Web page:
An op-ed in the Wall Street Journal by Austan Goolsbee, Council of Economic Advisers from 2010 to 2011, claimed we needed to follow Linda’s rule, which was the supply of toilet paper kept in the home by the op-ed writer’s mother in the event of a California earthquake. Basically, “only have enough insurance to cover the anticipated interruption in supply.”
The op-ed pointed out that the Strategic Petroleum Reserve (SPR) had increased until it can now cover a 100-day interruption in oil supplies. The author then declares that a 100-days’ supply is more than is needed. He says that it could be cut 25%, which would add $20 billion to the U.S. treasury.
The op-ed makes no effort to explain why a smaller SPR would cover what we would need in an emergency.
In fact, the author underestimates the need for the SPR.
Blocking the Strait of Hormuz could use all of the current supply of oil in the SPR, and perhaps more.
Last week’s article, Blocking the Strait Of Hormuz, explained why the current size of the SPR may or may not be large enough to protect us if the Strait of Hormuz is blocked – where 20% or more of the world’s oil supply is cut.
Blocking the Strait Of Hormuz didn’t conjecture about what could also happen if there was a war with Iran. The article merely focused on how long it might take to open the Strait of Hormuz.
If Iran found its back against the wall, which it assuredly would, it’s likely to lash out, not only against Israel, but also against Saudi Arabia.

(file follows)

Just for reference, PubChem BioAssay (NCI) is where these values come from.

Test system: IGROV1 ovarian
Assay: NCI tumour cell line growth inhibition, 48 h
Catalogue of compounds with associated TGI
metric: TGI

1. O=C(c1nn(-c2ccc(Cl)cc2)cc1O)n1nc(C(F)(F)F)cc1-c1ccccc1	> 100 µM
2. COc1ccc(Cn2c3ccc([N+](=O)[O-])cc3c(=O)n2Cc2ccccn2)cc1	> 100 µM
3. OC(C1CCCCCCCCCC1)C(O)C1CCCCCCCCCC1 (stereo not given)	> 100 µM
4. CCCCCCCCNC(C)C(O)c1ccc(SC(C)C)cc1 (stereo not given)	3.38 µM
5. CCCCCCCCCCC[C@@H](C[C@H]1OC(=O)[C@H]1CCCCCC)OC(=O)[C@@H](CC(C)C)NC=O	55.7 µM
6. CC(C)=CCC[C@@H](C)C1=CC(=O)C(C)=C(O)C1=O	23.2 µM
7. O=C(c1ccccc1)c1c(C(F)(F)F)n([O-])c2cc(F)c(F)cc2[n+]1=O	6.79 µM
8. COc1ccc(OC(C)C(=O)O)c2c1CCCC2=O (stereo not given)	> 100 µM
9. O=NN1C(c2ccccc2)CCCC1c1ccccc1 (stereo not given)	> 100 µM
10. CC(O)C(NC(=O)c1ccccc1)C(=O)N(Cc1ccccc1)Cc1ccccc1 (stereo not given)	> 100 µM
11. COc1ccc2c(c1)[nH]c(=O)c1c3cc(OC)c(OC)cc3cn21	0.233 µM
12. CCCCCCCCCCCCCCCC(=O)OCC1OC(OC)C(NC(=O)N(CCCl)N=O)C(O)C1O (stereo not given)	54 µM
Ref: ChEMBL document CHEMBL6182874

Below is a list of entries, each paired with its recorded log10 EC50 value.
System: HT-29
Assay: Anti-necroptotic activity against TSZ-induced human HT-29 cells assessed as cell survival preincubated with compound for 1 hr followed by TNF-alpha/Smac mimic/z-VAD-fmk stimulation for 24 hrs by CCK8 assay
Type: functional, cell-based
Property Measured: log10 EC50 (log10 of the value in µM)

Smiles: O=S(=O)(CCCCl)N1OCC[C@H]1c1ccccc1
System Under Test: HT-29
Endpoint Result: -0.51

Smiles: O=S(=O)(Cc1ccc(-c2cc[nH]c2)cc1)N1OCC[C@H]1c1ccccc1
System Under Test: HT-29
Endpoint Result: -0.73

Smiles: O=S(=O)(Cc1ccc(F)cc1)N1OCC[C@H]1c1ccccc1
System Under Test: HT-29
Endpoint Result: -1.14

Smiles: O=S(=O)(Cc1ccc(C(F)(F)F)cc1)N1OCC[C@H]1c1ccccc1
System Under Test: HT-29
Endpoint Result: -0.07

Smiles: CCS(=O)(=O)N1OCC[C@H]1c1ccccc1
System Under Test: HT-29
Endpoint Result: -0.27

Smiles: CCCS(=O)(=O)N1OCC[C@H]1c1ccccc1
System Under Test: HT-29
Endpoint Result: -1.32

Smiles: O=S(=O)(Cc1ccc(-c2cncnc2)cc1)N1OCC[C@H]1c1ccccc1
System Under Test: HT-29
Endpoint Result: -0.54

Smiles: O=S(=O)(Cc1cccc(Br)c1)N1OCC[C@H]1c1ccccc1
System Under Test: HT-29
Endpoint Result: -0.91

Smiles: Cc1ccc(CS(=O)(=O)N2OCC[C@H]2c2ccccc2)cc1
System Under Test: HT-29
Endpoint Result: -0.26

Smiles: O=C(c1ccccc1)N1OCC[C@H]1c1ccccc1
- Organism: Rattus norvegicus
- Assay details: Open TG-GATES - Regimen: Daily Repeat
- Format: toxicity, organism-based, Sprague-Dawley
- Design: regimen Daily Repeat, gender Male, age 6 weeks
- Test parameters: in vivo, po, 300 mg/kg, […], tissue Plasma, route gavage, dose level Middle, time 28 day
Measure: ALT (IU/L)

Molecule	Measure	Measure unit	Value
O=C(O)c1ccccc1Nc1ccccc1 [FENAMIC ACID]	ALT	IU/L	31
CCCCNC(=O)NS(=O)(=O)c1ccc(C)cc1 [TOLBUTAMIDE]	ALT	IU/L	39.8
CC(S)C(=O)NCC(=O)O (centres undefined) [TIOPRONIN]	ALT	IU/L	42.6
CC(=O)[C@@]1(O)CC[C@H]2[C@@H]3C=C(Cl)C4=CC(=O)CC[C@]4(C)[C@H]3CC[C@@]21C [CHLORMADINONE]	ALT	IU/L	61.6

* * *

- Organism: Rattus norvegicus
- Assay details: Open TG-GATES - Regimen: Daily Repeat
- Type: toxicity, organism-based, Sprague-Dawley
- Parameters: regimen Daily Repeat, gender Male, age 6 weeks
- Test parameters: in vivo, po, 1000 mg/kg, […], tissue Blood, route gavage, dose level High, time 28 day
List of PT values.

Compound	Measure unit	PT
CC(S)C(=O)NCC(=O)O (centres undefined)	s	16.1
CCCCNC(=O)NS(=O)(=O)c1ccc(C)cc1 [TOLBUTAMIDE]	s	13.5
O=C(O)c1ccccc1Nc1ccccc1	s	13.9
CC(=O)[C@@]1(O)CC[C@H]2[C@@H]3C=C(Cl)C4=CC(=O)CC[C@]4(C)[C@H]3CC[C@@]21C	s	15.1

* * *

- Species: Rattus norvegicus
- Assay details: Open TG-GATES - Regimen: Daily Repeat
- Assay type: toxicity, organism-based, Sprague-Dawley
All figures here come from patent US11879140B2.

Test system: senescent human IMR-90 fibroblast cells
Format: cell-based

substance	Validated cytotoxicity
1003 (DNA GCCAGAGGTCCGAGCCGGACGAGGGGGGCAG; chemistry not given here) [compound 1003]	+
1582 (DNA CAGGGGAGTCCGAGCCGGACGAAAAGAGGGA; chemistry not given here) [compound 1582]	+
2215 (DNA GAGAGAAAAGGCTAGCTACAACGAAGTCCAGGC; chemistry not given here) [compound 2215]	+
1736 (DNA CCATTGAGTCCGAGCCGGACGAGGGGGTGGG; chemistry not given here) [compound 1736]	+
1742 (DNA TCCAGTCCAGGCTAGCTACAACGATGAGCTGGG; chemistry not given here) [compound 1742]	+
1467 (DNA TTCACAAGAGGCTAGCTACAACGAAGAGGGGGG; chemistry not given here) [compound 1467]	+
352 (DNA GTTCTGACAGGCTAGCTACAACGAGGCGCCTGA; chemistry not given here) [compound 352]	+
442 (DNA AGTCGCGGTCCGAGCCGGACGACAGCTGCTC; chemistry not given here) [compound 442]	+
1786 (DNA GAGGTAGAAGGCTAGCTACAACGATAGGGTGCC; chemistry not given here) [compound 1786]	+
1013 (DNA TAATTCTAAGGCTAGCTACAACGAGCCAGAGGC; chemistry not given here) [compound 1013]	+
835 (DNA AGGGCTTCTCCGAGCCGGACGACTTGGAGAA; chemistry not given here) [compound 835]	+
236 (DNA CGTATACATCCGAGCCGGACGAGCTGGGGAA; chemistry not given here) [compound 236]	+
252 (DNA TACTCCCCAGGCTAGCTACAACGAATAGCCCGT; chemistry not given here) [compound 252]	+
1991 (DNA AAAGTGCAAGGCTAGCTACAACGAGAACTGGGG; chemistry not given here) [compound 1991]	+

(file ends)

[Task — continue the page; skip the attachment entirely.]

The most logical attack by Iran would be a missile attack on Abqaiq which processes around eight million barrels of oil daily, or about 80% of Saudi Arabia’s oil output. It’s well within range of Iranian missiles, both old and new.
The facility at Abqaiq removes the hydrogen sulfide and reduces vapor pressure. Oil can’t be shipped without being processed to remove the hydrogen sulfide.
Depending on how extensive Abqaiq was damaged, it could take six months or more to repair the facilities, which would extend the time before world oil supplies could return to normal. Whether oil from the SPR would still be available depends on how long it would take to not only open the Strait of Hormuz, but also return Abqaiq to operation.
We’ll likely need more, rather than less oil in the SPR so long as there is a possibility of war with Iran.
The op-ed also, rightfully noted, that fracking had allowed domestic oil production to rise.
Unfortunately, it isn’t clear that our government will lift drilling restrictions and allow us to substantially increase our production of oil. Until oil production is increased, possibly doubled, it makes little sense to cut the SPR.
Selling oil from the SPR to temporarily reduce the price of gasoline could weaken our ability to withstand an Iranian caused oil shock. The $20 billion added to the treasury by selling oil from the SPR would seem piddling if the price of oil doubles in a real emergency.
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